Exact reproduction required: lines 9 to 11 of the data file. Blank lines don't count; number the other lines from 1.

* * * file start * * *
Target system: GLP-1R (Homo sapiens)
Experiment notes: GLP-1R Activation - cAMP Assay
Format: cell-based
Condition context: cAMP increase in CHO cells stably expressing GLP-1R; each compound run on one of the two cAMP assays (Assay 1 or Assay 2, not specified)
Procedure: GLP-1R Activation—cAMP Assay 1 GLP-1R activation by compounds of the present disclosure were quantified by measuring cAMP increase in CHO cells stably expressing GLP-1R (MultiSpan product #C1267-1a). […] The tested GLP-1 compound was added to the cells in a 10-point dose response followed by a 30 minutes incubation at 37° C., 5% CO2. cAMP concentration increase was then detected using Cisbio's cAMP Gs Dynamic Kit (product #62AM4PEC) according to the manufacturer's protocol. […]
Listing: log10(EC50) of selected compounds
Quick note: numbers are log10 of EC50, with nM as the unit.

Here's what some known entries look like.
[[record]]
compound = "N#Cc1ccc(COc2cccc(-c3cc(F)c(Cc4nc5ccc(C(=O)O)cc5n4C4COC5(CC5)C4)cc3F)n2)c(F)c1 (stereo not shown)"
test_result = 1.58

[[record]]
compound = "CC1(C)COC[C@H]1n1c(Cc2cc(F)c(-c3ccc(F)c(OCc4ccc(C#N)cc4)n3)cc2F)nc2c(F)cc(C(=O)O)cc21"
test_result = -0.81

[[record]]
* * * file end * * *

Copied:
[[record]]
compound = "N#Cc1ccc(COc2cccc(-c3cc(F)c(Cc4nc5ccc(C(=O)O)cc5n4C4COC5(CC5)C4)cc3F)n2)c(F)c1 (stereo not shown)"
test_result = 1.58